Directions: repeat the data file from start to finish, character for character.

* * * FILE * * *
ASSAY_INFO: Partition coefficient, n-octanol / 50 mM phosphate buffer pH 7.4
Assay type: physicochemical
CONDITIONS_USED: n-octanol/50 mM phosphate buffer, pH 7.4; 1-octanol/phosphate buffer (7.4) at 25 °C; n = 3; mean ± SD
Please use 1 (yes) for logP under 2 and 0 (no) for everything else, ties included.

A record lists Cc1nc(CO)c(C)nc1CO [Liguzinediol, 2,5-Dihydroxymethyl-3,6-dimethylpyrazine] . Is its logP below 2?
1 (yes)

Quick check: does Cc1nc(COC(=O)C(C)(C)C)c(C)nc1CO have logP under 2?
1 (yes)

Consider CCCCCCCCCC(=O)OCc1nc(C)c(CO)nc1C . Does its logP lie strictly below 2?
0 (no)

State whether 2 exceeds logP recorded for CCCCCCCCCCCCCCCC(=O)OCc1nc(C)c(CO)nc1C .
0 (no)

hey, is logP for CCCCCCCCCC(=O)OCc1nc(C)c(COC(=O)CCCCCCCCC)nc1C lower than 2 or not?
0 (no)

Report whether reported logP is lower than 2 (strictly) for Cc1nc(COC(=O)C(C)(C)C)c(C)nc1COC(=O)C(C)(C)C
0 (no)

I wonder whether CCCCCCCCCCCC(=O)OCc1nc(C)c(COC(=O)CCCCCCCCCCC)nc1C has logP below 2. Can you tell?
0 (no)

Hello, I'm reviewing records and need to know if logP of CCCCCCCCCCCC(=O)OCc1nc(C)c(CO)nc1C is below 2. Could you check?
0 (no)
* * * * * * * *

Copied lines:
ASSAY_INFO: Partition coefficient, n-octanol / 50 mM phosphate buffer pH 7.4
Assay type: physicochemical
CONDITIONS_USED: n-octanol/50 mM phosphate buffer, pH 7.4; 1-octanol/phosphate buffer (7.4) at 25 °C; n = 3; mean ± SD
Please use 1 (yes) for logP under 2 and 0 (no) for everything else, ties included.

A record lists Cc1nc(CO)c(C)nc1CO [Liguzinediol, 2,5-Dihydroxymethyl-3,6-dimethylpyrazine] . Is its logP below 2?
1 (yes)

Quick check: does Cc1nc(COC(=O)C(C)(C)C)c(C)nc1CO have logP under 2?
1 (yes)

Consider CCCCCCCCCC(=O)OCc1nc(C)c(CO)nc1C . Does its logP lie strictly below 2?
0 (no)

State whether 2 exceeds logP recorded for CCCCCCCCCCCCCCCC(=O)OCc1nc(C)c(CO)nc1C .
0 (no)

hey, is logP for CCCCCCCCCC(=O)OCc1nc(C)c(COC(=O)CCCCCCCCC)nc1C lower than 2 or not?
0 (no)

Report whether reported logP is lower than 2 (strictly) for Cc1nc(COC(=O)C(C)(C)C)c(C)nc1COC(=O)C(C)(C)C
0 (no)

I wonder whether CCCCCCCCCCCC(=O)OCc1nc(C)c(COC(=O)CCCCCCCCCCC)nc1C has logP below 2. Can you tell?
0 (no)

Hello, I'm reviewing records and need to know if logP of CCCCCCCCCCCC(=O)OCc1nc(C)c(CO)nc1C is below 2. Could you check?
0 (no)